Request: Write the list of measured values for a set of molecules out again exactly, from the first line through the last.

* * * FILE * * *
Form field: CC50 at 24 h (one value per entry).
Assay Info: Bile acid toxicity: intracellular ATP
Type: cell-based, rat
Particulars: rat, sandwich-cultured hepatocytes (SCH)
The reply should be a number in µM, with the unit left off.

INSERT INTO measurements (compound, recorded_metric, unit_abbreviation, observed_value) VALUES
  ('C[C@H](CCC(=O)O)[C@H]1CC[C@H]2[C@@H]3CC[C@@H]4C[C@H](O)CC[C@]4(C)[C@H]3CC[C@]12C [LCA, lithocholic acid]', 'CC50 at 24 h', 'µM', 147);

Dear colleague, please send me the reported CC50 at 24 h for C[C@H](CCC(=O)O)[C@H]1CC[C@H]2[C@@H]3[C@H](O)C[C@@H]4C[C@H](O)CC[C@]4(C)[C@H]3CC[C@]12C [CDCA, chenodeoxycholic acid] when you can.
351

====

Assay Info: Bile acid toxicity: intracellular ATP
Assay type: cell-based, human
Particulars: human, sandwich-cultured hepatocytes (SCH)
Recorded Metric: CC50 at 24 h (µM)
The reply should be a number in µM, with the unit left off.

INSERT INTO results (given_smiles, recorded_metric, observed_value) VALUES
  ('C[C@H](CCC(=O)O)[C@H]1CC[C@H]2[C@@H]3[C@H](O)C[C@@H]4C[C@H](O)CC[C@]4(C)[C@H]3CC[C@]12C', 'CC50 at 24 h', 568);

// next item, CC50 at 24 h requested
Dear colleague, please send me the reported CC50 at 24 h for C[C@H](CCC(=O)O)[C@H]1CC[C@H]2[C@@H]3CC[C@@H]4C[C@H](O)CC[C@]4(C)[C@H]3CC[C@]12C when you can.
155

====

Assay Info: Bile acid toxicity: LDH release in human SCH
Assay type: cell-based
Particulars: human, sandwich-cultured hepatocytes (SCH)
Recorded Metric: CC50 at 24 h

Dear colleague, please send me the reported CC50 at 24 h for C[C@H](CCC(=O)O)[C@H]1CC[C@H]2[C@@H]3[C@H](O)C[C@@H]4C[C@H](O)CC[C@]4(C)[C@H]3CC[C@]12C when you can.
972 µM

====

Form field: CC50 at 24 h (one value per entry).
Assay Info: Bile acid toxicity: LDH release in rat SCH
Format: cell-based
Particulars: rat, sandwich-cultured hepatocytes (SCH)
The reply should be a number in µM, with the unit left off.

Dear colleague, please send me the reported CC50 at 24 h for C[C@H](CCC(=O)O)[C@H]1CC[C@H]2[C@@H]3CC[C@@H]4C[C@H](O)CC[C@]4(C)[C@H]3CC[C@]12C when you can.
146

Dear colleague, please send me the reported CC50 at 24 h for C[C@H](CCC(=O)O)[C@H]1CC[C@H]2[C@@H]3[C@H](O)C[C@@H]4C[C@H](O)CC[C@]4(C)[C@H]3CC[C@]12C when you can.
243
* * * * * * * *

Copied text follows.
Form field: CC50 at 24 h (one value per entry).
Assay Info: Bile acid toxicity: intracellular ATP
Type: cell-based, rat
Particulars: rat, sandwich-cultured hepatocytes (SCH)
The reply should be a number in µM, with the unit left off.

INSERT INTO measurements (compound, recorded_metric, unit_abbreviation, observed_value) VALUES
  ('C[C@H](CCC(=O)O)[C@H]1CC[C@H]2[C@@H]3CC[C@@H]4C[C@H](O)CC[C@]4(C)[C@H]3CC[C@]12C [LCA, lithocholic acid]', 'CC50 at 24 h', 'µM', 147);

Dear colleague, please send me the reported CC50 at 24 h for C[C@H](CCC(=O)O)[C@H]1CC[C@H]2[C@@H]3[C@H](O)C[C@@H]4C[C@H](O)CC[C@]4(C)[C@H]3CC[C@]12C [CDCA, chenodeoxycholic acid] when you can.
351

====

Assay Info: Bile acid toxicity: intracellular ATP
Assay type: cell-based, human
Particulars: human, sandwich-cultured hepatocytes (SCH)
Recorded Metric: CC50 at 24 h (µM)
The reply should be a number in µM, with the unit left off.

INSERT INTO results (given_smiles, recorded_metric, observed_value) VALUES
  ('C[C@H](CCC(=O)O)[C@H]1CC[C@H]2[C@@H]3[C@H](O)C[C@@H]4C[C@H](O)CC[C@]4(C)[C@H]3CC[C@]12C', 'CC50 at 24 h', 568);

// next item, CC50 at 24 h requested
Dear colleague, please send me the reported CC50 at 24 h for C[C@H](CCC(=O)O)[C@H]1CC[C@H]2[C@@H]3CC[C@@H]4C[C@H](O)CC[C@]4(C)[C@H]3CC[C@]12C when you can.
155

====

Assay Info: Bile acid toxicity: LDH release in human SCH
Assay type: cell-based
Particulars: human, sandwich-cultured hepatocytes (SCH)
Recorded Metric: CC50 at 24 h

Dear colleague, please send me the reported CC50 at 24 h for C[C@H](CCC(=O)O)[C@H]1CC[C@H]2[C@@H]3[C@H](O)C[C@@H]4C[C@H](O)CC[C@]4(C)[C@H]3CC[C@]12C when you can.
972 µM

====

Form field: CC50 at 24 h (one value per entry).
Assay Info: Bile acid toxicity: LDH release in rat SCH
Format: cell-based
Particulars: rat, sandwich-cultured hepatocytes (SCH)
The reply should be a number in µM, with the unit left off.

Dear colleague, please send me the reported CC50 at 24 h for C[C@H](CCC(=O)O)[C@H]1CC[C@H]2[C@@H]3CC[C@@H]4C[C@H](O)CC[C@]4(C)[C@H]3CC[C@]12C when you can.
146

Dear colleague, please send me the reported CC50 at 24 h for C[C@H](CCC(=O)O)[C@H]1CC[C@H]2[C@@H]3[C@H](O)C[C@@H]4C[C@H](O)CC[C@]4(C)[C@H]3CC[C@]12C when you can.
243